Pub Date: March 10, 2015

ISBN: 978-0-385-53925-8

Page Count: 720

Publisher: Doubleday

Review Posted Online: Dec. 22, 2014

Kirkus Reviews Issue: Jan. 1, 2015

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TO KILL A MOCKINGBIRD

A first novel, this is also a first person account of Scout's (Jean Louise) recall of the years that led to the ending of a mystery, the breaking of her brother Jem's elbow, the death of her father's enemy — and the close of childhood years. A widower, Atticus raises his children with legal dispassion and paternal intelligence, and is ably abetted by Calpurnia, the colored cook, while the Alabama town of Maycomb, in the 1930's, remains aloof to their divergence from its tribal patterns. Scout and Jem, with their summer-time companion, Dill, find their paths free from interference — but not from dangers; their curiosity about the imprisoned Boo, whose miserable past is incorporated in their play, results in a tentative friendliness; their fears of Atticus' lack of distinction is dissipated when he shoots a mad dog; his defense of a Negro accused of raping a white girl, Mayella Ewell, is followed with avid interest and turns the rabble whites against him. Scout is the means of averting an attack on Atticus but when he loses the case it is Boo who saves Jem and Scout by killing Mayella's father when he attempts to murder them. The shadows of a beginning for black-white understanding, the persistent fight that Scout carries on against school, Jem's emergence into adulthood, Calpurnia's quiet power, and all the incidents touching on the children's "growing outward" have an attractive starchiness that keeps this southern picture pert and provocative. There is much advance interest in this book; it has been selected by the Literary Guild and Reader's Digest; it should win many friends.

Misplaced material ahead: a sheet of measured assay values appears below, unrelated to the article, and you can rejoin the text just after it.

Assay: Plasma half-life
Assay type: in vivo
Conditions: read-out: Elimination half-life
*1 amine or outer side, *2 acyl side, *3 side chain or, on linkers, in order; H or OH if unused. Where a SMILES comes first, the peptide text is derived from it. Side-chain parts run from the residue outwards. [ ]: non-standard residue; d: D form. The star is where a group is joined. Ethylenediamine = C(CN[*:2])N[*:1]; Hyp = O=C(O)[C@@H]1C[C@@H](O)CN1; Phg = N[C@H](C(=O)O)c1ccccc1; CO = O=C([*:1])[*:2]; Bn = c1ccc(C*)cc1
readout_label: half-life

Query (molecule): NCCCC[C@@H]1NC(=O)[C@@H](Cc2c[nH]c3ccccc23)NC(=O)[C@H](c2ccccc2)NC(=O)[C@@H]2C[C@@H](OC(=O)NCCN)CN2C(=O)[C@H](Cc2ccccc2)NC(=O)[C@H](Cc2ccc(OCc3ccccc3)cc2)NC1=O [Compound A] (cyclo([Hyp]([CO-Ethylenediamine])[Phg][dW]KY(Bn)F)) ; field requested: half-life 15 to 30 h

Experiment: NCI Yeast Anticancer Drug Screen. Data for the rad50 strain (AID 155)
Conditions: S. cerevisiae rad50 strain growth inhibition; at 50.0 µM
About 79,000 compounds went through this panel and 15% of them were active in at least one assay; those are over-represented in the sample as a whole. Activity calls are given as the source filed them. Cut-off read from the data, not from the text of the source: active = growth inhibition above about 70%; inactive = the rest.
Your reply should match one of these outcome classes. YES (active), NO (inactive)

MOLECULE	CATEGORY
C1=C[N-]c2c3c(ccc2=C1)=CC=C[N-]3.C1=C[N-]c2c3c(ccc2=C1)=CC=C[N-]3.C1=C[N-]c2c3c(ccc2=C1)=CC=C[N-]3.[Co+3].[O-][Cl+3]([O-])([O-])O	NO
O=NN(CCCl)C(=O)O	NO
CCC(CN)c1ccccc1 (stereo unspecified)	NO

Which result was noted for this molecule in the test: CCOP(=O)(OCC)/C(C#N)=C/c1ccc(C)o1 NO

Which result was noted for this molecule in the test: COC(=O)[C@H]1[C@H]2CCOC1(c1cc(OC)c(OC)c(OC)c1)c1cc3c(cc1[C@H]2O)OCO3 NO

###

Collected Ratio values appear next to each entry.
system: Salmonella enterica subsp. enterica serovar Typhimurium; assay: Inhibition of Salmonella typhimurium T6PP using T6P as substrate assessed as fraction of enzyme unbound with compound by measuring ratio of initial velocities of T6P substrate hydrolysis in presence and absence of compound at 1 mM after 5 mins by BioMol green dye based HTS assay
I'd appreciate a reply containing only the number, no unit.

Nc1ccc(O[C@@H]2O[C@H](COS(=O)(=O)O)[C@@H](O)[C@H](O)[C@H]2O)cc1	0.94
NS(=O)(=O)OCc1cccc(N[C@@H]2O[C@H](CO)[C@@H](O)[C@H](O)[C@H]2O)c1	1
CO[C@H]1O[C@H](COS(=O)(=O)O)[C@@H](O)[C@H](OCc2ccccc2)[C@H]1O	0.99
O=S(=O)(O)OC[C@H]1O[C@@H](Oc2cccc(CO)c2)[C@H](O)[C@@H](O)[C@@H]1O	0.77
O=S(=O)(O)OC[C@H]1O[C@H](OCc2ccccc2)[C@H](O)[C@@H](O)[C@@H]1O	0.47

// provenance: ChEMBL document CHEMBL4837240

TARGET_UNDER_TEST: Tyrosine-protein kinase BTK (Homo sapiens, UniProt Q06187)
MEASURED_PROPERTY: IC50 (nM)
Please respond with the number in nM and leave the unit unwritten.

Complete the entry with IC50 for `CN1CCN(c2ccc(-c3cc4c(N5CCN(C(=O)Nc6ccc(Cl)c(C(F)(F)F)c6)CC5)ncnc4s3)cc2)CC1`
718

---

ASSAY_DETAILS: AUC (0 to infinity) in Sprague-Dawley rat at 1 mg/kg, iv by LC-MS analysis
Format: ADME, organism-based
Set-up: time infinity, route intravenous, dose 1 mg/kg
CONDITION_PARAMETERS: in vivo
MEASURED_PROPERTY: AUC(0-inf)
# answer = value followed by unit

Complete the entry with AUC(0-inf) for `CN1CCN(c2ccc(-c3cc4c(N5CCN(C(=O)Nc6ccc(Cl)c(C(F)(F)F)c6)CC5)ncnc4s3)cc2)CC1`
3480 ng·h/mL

Pub Date: July 11, 1960

ISBN: 0060935464

Page Count: 323

Publisher: Lippincott

Review Posted Online: Oct. 7, 2011

Kirkus Reviews Issue: July 1, 1960